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What is changing in France in November 2020?

Gas prices and cigarettes get more expensive, bank fees are capped, and winter rights for renters begin

A return to confinement is not the only thing that is new this month. We explain what is changing in France in November 2020.

Regulated gas prices going up

Prices from gas supplier Engie go up by 1.6% on November 1.

In a statement, the company said: “This rise is 0.4% for people who use gas for cooking, 0.9% for people who have double usage for cooking and hot water, and 1.7% for homes heated by gas.”

Gas prices are going up due to rises on the international market, and would have risen to 5.7% this month if laws were not in place to prevent sudden, steep increases for customers.

Packets of cigarettes going up by around 50 cents

Packs of 20 cigarettes will also see a price rise of around 50 cents this month in the hope that increasing the price will help persuade smokers to quit.

Health authorities’ overall goal is to raise prices until each pack costs at least €10 by the end of 2020. A price breakdown for each brand can be found here


La trêve hivernal begins

Winter laws ensuring renters' rights during cold weather begin on November 1 in France each year. 

Tenants cannot be evicted until March 31, 2021, with three exceptions:

  • If the home is subject to an arrêté de péril meaning it is dangerous to live in
  • If the eviction is the result of a rehoming organised to better correspond to a renting family’s needs
  • If the home is occupied by squatters

In addition, during the winter months, gas and electricity suppliers cannot cut services.

Evictions agreed by a judge during this period will currently be effective from April 1, 2021. However, last year this date was pushed back until July 10 due to the Covid-19 health crisis.

Read more: French holiday-home squatters summoned to trial

Partial unemployment benefits extended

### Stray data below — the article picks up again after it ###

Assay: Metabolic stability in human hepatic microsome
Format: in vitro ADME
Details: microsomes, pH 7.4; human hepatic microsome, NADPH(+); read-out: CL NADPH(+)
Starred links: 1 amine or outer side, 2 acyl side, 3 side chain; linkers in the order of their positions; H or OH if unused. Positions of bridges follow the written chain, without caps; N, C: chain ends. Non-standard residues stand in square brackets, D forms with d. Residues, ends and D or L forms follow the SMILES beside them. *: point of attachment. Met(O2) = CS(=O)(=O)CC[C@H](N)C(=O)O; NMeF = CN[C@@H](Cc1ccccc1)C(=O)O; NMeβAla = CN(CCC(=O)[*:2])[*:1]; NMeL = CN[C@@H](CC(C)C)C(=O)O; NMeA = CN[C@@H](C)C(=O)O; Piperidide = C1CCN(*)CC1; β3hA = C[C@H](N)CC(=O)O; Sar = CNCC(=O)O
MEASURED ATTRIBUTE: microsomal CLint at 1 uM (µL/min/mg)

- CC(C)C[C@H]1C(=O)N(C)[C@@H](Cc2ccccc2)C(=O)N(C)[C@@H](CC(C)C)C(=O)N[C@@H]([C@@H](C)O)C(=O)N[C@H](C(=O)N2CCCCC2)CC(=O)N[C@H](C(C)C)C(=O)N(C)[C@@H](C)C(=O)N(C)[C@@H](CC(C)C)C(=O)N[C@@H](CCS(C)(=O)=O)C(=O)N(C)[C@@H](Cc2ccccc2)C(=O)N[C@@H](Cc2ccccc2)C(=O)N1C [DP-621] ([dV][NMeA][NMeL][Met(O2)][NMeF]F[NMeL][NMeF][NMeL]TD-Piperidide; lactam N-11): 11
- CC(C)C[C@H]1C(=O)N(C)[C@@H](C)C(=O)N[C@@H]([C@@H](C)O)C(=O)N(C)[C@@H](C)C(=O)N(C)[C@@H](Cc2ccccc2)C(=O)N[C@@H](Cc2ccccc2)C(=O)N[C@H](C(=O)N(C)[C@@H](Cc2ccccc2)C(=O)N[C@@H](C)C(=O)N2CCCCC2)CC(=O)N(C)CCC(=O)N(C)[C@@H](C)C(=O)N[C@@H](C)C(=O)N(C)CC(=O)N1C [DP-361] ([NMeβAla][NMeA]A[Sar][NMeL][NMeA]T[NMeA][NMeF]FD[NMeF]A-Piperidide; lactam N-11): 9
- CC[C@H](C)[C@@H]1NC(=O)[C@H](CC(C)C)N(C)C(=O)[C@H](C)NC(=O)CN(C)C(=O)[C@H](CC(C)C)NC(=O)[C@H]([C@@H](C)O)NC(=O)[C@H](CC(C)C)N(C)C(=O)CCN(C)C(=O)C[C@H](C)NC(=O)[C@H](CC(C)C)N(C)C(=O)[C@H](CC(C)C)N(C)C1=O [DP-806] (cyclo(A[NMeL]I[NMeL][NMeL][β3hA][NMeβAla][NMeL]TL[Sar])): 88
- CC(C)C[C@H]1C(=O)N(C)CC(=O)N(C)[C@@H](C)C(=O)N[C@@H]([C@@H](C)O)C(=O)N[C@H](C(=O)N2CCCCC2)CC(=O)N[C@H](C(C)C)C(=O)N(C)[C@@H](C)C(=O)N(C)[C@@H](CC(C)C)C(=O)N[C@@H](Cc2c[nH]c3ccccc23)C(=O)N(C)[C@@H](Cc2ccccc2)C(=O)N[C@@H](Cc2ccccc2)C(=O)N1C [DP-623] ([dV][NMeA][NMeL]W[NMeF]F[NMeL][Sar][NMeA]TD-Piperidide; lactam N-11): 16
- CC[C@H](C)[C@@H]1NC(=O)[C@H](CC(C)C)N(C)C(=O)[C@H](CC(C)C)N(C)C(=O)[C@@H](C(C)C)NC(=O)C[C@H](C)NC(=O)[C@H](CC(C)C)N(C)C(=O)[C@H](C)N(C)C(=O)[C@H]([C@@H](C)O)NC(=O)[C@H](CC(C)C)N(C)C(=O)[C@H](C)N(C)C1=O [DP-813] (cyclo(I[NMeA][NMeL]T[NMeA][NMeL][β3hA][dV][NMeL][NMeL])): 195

Partial unemployment benefits (chômage partiel) introduced during the Covid-19 crisis were scheduled to end in France on November 1, but have been extended until January 1, 2021, as the country has re-entered confinement.

People eligible for chômage partiel during the second confinement in France will receive up to 84% of their salary from the state, with the rest contributed by their employer.

Read more: What lockdown help is there for businesses in France?

Ceilings on bank fees for vulnerable customers

Vulnerable clients will have bank fees capped at €25 for three months, or €20 if they are using a specialist “vulnerable client” offer from their bank. 

Customers will be considered vulnerable in the following circumstances, according to government site

  • If they accumulate five irregularities or payment incidents in one month, not as a consequence of previous irregularities or repeated payment incidents over three months
  • If their over-indebtedness file is being processed and not only if they are already classed as over-indebted
  • If they have been signed up for three consecutive months for the centralised system of cheque and payment incidents with the Banque de France 

Related stories

New laws and changes in France: November 2020 

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